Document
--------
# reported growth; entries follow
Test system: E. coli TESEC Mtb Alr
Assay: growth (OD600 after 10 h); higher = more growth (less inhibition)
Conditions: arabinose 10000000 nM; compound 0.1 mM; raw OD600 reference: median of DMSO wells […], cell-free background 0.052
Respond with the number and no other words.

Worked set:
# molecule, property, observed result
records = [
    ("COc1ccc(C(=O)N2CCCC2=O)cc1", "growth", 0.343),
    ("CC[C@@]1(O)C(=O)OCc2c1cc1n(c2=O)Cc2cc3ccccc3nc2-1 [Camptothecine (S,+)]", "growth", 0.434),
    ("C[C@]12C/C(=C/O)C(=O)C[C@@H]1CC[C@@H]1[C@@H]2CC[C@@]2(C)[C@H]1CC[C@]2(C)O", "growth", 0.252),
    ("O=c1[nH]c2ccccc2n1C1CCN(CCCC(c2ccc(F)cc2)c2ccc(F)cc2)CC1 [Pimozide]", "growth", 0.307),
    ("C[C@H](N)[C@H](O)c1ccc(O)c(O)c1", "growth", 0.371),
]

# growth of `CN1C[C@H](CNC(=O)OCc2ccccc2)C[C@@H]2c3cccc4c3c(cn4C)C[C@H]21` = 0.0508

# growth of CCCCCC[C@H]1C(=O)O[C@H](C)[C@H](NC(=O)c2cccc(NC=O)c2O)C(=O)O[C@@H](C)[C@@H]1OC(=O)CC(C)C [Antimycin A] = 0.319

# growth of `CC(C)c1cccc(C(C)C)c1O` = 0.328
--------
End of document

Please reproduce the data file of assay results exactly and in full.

# reported growth; entries follow
Test system: E. coli TESEC Mtb Alr
Assay: growth (OD600 after 10 h); higher = more growth (less inhibition)
Conditions: arabinose 10000000 nM; compound 0.1 mM; raw OD600 reference: median of DMSO wells […], cell-free background 0.052
Respond with the number and no other words.

Worked set:
# molecule, property, observed result
records = [
    ("COc1ccc(C(=O)N2CCCC2=O)cc1", "growth", 0.343),
    ("CC[C@@]1(O)C(=O)OCc2c1cc1n(c2=O)Cc2cc3ccccc3nc2-1 [Camptothecine (S,+)]", "growth", 0.434),
    ("C[C@]12C/C(=C/O)C(=O)C[C@@H]1CC[C@@H]1[C@@H]2CC[C@@]2(C)[C@H]1CC[C@]2(C)O", "growth", 0.252),
    ("O=c1[nH]c2ccccc2n1C1CCN(CCCC(c2ccc(F)cc2)c2ccc(F)cc2)CC1 [Pimozide]", "growth", 0.307),
    ("C[C@H](N)[C@H](O)c1ccc(O)c(O)c1", "growth", 0.371),
]

# growth of `CN1C[C@H](CNC(=O)OCc2ccccc2)C[C@@H]2c3cccc4c3c(cn4C)C[C@H]21` = 0.0508

# growth of CCCCCC[C@H]1C(=O)O[C@H](C)[C@H](NC(=O)c2cccc(NC=O)c2O)C(=O)O[C@@H](C)[C@@H]1OC(=O)CC(C)C [Antimycin A] = 0.319

# growth of `CC(C)c1cccc(C(C)C)c1O` = 0.328